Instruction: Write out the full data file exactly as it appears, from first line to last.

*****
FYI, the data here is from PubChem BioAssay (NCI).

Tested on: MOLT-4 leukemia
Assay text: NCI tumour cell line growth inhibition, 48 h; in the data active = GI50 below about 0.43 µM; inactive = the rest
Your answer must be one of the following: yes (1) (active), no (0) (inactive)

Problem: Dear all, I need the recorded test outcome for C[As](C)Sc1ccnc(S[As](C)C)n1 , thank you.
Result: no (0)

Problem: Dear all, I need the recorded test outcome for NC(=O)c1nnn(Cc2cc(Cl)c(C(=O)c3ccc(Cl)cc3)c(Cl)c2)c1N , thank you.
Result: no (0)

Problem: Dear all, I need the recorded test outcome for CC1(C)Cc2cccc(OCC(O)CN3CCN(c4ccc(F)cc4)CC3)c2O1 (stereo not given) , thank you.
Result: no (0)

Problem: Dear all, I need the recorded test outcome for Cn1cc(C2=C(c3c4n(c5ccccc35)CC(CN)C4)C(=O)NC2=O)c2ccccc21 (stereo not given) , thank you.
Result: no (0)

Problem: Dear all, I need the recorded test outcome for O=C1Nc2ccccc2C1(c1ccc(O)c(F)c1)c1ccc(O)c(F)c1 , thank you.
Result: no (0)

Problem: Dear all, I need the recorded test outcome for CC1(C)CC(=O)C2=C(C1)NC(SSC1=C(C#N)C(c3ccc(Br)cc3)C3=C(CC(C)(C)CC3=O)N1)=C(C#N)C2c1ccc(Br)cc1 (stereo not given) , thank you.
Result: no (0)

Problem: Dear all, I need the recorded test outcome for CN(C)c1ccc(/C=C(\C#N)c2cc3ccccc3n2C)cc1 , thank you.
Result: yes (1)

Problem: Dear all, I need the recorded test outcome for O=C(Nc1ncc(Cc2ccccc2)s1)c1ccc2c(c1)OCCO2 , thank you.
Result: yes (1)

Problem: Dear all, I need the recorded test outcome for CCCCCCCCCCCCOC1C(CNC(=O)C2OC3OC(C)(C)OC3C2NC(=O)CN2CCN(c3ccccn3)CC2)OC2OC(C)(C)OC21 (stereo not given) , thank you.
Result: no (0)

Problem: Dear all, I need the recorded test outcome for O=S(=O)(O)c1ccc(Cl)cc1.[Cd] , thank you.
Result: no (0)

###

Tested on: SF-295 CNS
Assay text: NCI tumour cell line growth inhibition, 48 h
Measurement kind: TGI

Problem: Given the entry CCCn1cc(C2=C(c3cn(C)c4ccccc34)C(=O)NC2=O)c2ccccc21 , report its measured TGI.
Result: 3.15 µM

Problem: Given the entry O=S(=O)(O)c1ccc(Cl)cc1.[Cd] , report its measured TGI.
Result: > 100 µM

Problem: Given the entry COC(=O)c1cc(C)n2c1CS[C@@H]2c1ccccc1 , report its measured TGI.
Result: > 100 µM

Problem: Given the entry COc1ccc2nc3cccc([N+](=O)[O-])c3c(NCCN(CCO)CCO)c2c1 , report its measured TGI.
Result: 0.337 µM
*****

FYI, the data here is from PubChem BioAssay (NCI).

Tested on: MOLT-4 leukemia
Assay text: NCI tumour cell line growth inhibition, 48 h; in the data active = GI50 below about 0.43 µM; inactive = the rest
Your answer must be one of the following: yes (1) (active), no (0) (inactive)

Problem: Dear all, I need the recorded test outcome for C[As](C)Sc1ccnc(S[As](C)C)n1 , thank you.
Result: no (0)

Problem: Dear all, I need the recorded test outcome for NC(=O)c1nnn(Cc2cc(Cl)c(C(=O)c3ccc(Cl)cc3)c(Cl)c2)c1N , thank you.
Result: no (0)

Problem: Dear all, I need the recorded test outcome for CC1(C)Cc2cccc(OCC(O)CN3CCN(c4ccc(F)cc4)CC3)c2O1 (stereo not given) , thank you.
Result: no (0)

Problem: Dear all, I need the recorded test outcome for Cn1cc(C2=C(c3c4n(c5ccccc35)CC(CN)C4)C(=O)NC2=O)c2ccccc21 (stereo not given) , thank you.
Result: no (0)

Problem: Dear all, I need the recorded test outcome for O=C1Nc2ccccc2C1(c1ccc(O)c(F)c1)c1ccc(O)c(F)c1 , thank you.
Result: no (0)

Problem: Dear all, I need the recorded test outcome for CC1(C)CC(=O)C2=C(C1)NC(SSC1=C(C#N)C(c3ccc(Br)cc3)C3=C(CC(C)(C)CC3=O)N1)=C(C#N)C2c1ccc(Br)cc1 (stereo not given) , thank you.
Result: no (0)

Problem: Dear all, I need the recorded test outcome for CN(C)c1ccc(/C=C(\C#N)c2cc3ccccc3n2C)cc1 , thank you.
Result: yes (1)

Problem: Dear all, I need the recorded test outcome for O=C(Nc1ncc(Cc2ccccc2)s1)c1ccc2c(c1)OCCO2 , thank you.
Result: yes (1)

Problem: Dear all, I need the recorded test outcome for CCCCCCCCCCCCOC1C(CNC(=O)C2OC3OC(C)(C)OC3C2NC(=O)CN2CCN(c3ccccn3)CC2)OC2OC(C)(C)OC21 (stereo not given) , thank you.
Result: no (0)

Problem: Dear all, I need the recorded test outcome for O=S(=O)(O)c1ccc(Cl)cc1.[Cd] , thank you.
Result: no (0)

###

Tested on: SF-295 CNS
Assay text: NCI tumour cell line growth inhibition, 48 h
Measurement kind: TGI

Problem: Given the entry CCCn1cc(C2=C(c3cn(C)c4ccccc34)C(=O)NC2=O)c2ccccc21 , report its measured TGI.
Result: 3.15 µM

Problem: Given the entry O=S(=O)(O)c1ccc(Cl)cc1.[Cd] , report its measured TGI.
Result: > 100 µM

Problem: Given the entry COC(=O)c1cc(C)n2c1CS[C@@H]2c1ccccc1 , report its measured TGI.
Result: > 100 µM

Problem: Given the entry COc1ccc2nc3cccc([N+](=O)[O-])c3c(NCCN(CCO)CCO)c2c1 , report its measured TGI.
Result: 0.337 µM